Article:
William Shatner, Joe Manchin, and a Rare Trip to Space and Back

October 27, 2021
the Milky Way, from Earth: beautiful blue and black space, punctuated by starsOld Codger Jim/Flickr
Brenda Ekwurzel
Senior Climate Scientist, Director of Climate Science

At certain moments in life, we are pulled out of our immediate concerns and propelled into a wider perspective. Even if we anticipate and plan for it, a personal experience can take our breath away and inspire awe.

Earth atmosphere. Source: ESA/NASA/Tim Peake

William Shatner’s space view that profoundly changed his perspective 

Watch the New Shepard Mission NS-18 Webcast video as William Shatner describes his experience moments after the hatch door opened. Searching for words to describe his brief experience in space, his attention was focused on a specific aspect: the moment when shooting through the incredible blue of the Earth’s atmosphere ended with the sudden emergence into the blackness of space. No longer an actor who played Captain Kirk in the original Star Trek series, but a human sharing a rare experience. “Everyone in the world needs to see this.” “It’s so thin…” “Suddenly you’re through the blue and you’re into black.” “What you see down there is light and that’s the difference.” “…is the most profound experience I can imagine.”

Astronauts have similarly described over the decades being changed by space flight. Most point to the moments when they look at Earth.  

NASA’s Landsat image of WV
NASA’s Landsat GeoCover 2000 satellite image including outline of West Virginia.  

Senator Joe Manchin’s view from space

What if Senator Manchin were given the opportunity to see his hometown, his state, from space? Toward the east he would see the ridge and valley region with ancient folded sedimentary rocks, trees and leaves bursting with fall colors. Looking in the direction of his hometown he would see the gently westward dipping plateau carved by larger rivers and portions shaped by mining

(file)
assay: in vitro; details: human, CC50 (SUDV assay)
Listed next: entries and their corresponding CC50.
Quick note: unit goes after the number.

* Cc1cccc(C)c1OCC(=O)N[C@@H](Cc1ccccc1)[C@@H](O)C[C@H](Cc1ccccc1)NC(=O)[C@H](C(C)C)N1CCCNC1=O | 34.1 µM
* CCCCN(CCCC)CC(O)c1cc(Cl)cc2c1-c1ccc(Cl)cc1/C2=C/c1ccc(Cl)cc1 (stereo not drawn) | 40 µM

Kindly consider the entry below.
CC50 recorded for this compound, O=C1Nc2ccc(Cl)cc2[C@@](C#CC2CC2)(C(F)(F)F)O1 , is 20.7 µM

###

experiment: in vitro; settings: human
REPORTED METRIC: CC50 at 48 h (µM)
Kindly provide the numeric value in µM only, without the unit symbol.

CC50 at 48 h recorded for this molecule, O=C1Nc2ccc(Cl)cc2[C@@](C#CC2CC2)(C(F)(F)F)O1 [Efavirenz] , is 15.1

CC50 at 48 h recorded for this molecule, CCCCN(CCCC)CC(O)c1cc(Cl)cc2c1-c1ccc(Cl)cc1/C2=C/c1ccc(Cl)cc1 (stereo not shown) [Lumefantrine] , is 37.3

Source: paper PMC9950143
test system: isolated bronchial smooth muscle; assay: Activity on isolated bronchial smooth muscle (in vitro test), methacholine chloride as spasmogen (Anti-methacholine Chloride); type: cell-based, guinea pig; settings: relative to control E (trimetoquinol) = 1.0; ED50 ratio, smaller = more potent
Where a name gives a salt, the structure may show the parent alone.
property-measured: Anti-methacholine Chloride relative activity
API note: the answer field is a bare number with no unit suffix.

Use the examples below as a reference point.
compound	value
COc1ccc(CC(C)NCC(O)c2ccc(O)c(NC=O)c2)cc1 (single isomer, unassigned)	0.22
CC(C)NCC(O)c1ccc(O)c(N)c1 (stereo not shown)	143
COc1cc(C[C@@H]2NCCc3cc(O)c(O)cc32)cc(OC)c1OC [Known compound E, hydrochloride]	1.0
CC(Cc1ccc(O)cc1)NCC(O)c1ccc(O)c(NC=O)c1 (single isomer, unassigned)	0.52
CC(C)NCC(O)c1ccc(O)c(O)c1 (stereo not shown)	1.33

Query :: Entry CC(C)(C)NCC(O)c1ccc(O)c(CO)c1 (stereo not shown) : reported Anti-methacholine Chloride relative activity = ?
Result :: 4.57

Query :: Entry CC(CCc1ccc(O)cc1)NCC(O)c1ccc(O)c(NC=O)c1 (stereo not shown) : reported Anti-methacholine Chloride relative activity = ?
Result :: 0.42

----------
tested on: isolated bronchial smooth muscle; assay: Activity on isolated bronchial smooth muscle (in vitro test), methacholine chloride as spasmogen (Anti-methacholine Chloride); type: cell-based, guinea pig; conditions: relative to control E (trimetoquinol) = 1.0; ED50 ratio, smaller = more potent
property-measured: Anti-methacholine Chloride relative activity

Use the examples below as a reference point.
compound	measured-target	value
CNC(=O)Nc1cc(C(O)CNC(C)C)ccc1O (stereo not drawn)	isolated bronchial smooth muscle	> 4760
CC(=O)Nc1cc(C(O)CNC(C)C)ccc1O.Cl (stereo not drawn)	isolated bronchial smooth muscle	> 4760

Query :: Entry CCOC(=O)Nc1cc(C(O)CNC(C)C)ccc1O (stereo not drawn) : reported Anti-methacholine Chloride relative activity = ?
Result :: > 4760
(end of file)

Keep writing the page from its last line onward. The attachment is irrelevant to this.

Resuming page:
Fall foliage. Source: WV.gov

He likely would think about the activities that must be going on while looking down from space: towboat crews driving barges along the river carrying their heavy loads and floating by homes, schools and community gathering places along the river floodplains; vessels parked where transfers of barge loads to and from the river occur; train crews hauling heavy loads along valleys, through mountain tunnels and over trestle bridges; barges and trains transporting valuable WV natural resources to manufacturing facilities along the rivers and train tracks.

Google 2021 Image of coal barges on the Maidsville WV side of the Monongahela River a few miles downriver from Morgantown WV

Would Senator Manchin have that moment in space where he sees the common shared home for all life on this planet with a thin atmosphere, an atmosphere trapping more and more heat? Bringing warming that increases the risk for West Virginia floods that can disrupt river transport, wash out bridges, and damage roads. Would Senator Manchin gain perspective and evoke the legacy of his current negotiations in Congress? Would he see the future that would benefit his constituents of West Virginia if he voted to keep the climate solution portions of the Build Back Better Act?

Edgar Mitchell, Apollo 14 astronaut who walked on the moon, described what he felt when he saw the Earth: “You develop an instant global consciousness, a people orientation, an intense dissatisfaction with the state of the world, and a compulsion to do something about it.  From out there on the moon, international politics look so petty. You want to grab a politician by the scruff of the neck and drag him a quarter of a million miles out and say, “Look at that…”

Earthrise from the moon, 1968. Photo credit: NASA

They say all politics is local.  In this case, Senator Manchin’s vote to keep climate solutions in the Build Back Better Act would benefit local and global citizens alike.